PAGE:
Utahns asked to stop watering lawns; Washington County has until end of month

Stock image, St. George News

ST. GEORGE With the arrival of fall, state water managers have a message for Utahns – stop watering your lawns.

Officials with the Utah Division of Water Resources released a statement Friday asking state residents – with the exception of Washington County – to cease outdoor watering for the remainder of the year.

If you don’t live in Washington County where the irrigation season is longer, it is time to turn off that timer until next year,” Eric Millis, the division’s director, said. “We are in the middle of a significant drought, and recent rainfall took care of all the moisture property owners need for the rest of the year,”

Rains from what was left of Hurricane Rosa fell on parts of Utah over the last week.

What people need to do is really simple: turn your timer to the off position immediately,” said Joshua Palmer, the agency’s water efficiency, education and engagement section manager. “Sixteen of the state’s reservoirs are less than 20 percent full, meaning if we don’t have a good winter we will be wishing we had conserved more this year.”

Washington County residents have been asked by the Washington County Water Conservancy District to follow the county’s fall watering schedule, which limits watering to twice a week. The fall schedule began Sept. 1 and runs through Oct. 31.

Ivins Reservoir, Ivins, Utah, Sept. 6, 2018 | Photo by Mori Kessler, St. George News

Read more: Fall watering schedule goes into effect for county water users

The water district recommends running sprinklers in three cycles about an hour apart. This allows the soil to absorb water slowly and deeply and reduces the risk of runoff or water waste. Hand water dry spots.

As for the state of the five reservoirs the water district manages, as of Tuesday, Quail Creek is at 55 percent, Sand Hollow is 76 percent, Gunlock is at 40 percent, Ivins is at 25 percent and Kolob is at 0.5 percent.

Kolob is being drained in order to wipe out traces of three illegally introduced fish species to the reservoir that pose a threat to protected Virgin River fish.

Read more: Kolob Reservoir to be drained due to illegally introduced fish; reward offered for information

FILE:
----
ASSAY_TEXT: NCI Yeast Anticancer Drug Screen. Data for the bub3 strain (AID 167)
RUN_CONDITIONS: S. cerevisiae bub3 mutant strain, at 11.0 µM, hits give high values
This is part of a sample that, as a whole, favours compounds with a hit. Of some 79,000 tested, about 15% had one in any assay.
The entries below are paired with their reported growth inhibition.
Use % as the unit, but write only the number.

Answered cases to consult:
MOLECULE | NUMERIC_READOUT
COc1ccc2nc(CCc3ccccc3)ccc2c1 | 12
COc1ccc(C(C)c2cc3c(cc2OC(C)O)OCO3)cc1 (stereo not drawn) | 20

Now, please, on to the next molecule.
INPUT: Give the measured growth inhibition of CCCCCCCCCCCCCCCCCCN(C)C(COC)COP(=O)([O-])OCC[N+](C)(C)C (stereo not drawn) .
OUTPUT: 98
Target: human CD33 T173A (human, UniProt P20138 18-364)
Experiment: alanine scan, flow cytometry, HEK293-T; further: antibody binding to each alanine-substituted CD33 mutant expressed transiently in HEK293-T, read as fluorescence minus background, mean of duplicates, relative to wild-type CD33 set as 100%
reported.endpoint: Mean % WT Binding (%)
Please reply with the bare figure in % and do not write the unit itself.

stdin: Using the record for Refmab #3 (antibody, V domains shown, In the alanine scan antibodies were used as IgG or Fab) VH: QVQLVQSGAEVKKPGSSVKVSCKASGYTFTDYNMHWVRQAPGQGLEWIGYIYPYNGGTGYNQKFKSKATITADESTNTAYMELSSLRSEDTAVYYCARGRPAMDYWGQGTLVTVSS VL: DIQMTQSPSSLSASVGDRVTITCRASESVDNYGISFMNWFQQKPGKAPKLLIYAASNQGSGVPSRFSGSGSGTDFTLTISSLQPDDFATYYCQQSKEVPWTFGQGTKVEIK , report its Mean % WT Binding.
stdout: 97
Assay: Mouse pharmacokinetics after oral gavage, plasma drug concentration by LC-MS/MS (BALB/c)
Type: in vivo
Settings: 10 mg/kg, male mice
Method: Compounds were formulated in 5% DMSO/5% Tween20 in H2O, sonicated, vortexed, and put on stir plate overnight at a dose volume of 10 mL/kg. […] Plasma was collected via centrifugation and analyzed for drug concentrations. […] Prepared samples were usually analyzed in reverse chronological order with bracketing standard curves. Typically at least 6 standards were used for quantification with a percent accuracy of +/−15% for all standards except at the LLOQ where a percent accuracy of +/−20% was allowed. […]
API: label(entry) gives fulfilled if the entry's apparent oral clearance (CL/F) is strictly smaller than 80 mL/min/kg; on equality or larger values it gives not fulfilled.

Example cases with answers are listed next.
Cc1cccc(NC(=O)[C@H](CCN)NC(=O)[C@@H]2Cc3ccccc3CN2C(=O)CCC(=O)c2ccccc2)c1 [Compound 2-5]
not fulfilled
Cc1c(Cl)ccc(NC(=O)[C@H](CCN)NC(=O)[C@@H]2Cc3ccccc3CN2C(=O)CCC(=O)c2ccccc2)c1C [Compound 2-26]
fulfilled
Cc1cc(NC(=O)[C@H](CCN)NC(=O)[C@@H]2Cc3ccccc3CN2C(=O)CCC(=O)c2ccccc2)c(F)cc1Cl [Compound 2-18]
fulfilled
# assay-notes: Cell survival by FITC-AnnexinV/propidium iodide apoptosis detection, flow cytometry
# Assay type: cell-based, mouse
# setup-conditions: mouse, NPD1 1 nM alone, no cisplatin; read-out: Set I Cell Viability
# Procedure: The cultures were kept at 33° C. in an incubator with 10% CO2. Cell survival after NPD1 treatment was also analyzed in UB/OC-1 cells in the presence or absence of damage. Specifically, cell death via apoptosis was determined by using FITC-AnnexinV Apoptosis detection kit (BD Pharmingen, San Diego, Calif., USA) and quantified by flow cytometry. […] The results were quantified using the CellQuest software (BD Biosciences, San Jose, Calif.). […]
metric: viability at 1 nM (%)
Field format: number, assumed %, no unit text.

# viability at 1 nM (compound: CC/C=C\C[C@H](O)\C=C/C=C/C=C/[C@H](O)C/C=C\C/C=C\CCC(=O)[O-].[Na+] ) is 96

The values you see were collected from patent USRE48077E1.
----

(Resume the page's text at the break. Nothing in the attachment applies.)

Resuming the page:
The primary function of the reservoirs is to supply culinary and secondary water for Washington County’s residents, but they offer countless recreational, environmental, financial and social benefits as well,” water district officials posted on Facebook Monday.

For more information on the reservoirs, visit the water district’s website.

Email: mkessler@stgnews.com

Twitter: @MoriKessler

Copyright St. George News, SaintGeorgeUtah.com LLC, 2018, all rights reserved.

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5 Comments

  • tcrider October 5, 2018 at 10:02 pm

    What about the golf courses and the developments with the lagoons?

    • Redbud October 6, 2018 at 3:49 am

      They are exempt because they have $.

  • sheepobserver October 6, 2018 at 7:42 am

    This is something that’s bugged me for a long time. I worked at a popular Utah grocery store for a while, let’s call it Harmonson’s for the sake of anonymity.

    To defrost fish, they’d leave the faucet running over the frozen fish/shrimp for hours, and hours almost every day. A few times it was an all day event especially if there were some kind of “special”. I don’t know if that’s normal procedure at all places, but wow, the wasted water was just astonishing to me considering some planning the day before could have let the fish thaw out in the fridge to defrost slowly………

  • KR567 October 7, 2018 at 7:59 am

    LOL ! did you see all those auto sprinklers watering the lawns while it was raining and that’s the same people that water their lawns all winter. good luck getting them to turn their sprinklers off

  • utahdiablo October 7, 2018 at 3:43 pm

    Yeah, what a hoot, the Washington county school district must think there is a endless supply as the school yard grass field at Coral Canyon is always being watered during the peak hours and broken water sprinkler heads allow 1,000’s of gallons of water to run off into the drainage tunnel below the main road into the school…I’ve called them for years to report this as the school watering system is on culinary water, not secondary water like the majority of schools are, but being smack dab in the middle of the Coral Canyon housing tract? They use the same water supply….what does Ron Thompson say? “Use it or Lose it”?….what a darn waste of water…the entire school system should also turn off the water on rain days, but Nope, water away they say!

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